Last week, President Obama formally submitted his plan to Congress for closing down detention/interrogation operations at Guantanamo Bay. It’s a plan that, if implemented today, would be a violation of federal law – but don’t assume that’s the end of the story for this president as he sprints, during his final year in office, to fulfill an ill-conceived campaign pledge to close Gitmo.
The plan lays out Obama’s three “lines of effort” the administration is pursuing: 1) Continuing to attempt to transfer to foreign countries 35 detainees previously deemed eligible for transfer out of the 91 total remaining detainees; 2) Continuing to determine whether other detainees beyond those 35 might also be eligible for such transfers abroad; and 3) hold the rest under the laws of war while they’re considered for either transfer to the United States for prosecution in Article III criminal court or military commission, transfer to a foreign country, or continued law-of-war detention inside the United States.
Unsurprisingly, the plan has not been well-received by many on Capitol Hill. Aside from the fact that the national security risks associated with shutting down detention operations there remain as serious as ever, the part of Obama’s proposal that entails bringing detainees onto U.S. soil for prosecution or law-of-war detention is, well, illegal. Congress has spoken on this several times over the past several years, repeatedly passing legislation through the National Defense Authorization Act (NDAA) and related appropriations bills – in a bipartisan fashion – barring the use of federal funds for the transfer of Gitmo detainees to the U.S., and for the construction of a new facility or modification of an existing one for that purpose. Each time, the President has signed these restrictions into law, his objections to them notwithstanding.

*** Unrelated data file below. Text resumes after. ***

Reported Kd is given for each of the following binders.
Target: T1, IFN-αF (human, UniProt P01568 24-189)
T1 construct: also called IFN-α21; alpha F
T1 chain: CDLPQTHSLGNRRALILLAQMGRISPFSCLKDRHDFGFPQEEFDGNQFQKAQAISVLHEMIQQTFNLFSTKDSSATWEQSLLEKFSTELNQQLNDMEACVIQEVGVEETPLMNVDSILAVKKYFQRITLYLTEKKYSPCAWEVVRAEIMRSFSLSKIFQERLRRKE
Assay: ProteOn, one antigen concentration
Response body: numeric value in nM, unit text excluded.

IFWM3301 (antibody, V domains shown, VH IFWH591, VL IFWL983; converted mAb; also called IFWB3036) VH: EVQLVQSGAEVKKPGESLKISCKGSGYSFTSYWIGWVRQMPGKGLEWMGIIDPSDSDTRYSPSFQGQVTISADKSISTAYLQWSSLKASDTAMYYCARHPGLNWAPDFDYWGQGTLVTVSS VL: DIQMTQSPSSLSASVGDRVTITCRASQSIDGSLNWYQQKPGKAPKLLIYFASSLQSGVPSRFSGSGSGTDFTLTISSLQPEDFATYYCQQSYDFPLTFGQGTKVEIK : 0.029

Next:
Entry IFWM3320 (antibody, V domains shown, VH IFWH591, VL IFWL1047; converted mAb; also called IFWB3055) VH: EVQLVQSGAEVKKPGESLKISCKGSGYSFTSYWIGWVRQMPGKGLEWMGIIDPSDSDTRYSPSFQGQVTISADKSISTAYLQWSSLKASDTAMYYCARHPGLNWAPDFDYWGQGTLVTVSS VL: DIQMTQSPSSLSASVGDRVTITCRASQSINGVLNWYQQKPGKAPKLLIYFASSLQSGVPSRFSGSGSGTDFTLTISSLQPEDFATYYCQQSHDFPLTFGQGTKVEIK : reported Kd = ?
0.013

And it’s not just Obama’s critics who are pointing out that, according to the law, he can’t legally bring detainees to American soil. Attorney General Loretta Lynch has now said twice, including just after the plan was submitted, that the law precludes any U.S. transfers, and Secretary of Defense Ashton Carter has said the same thing.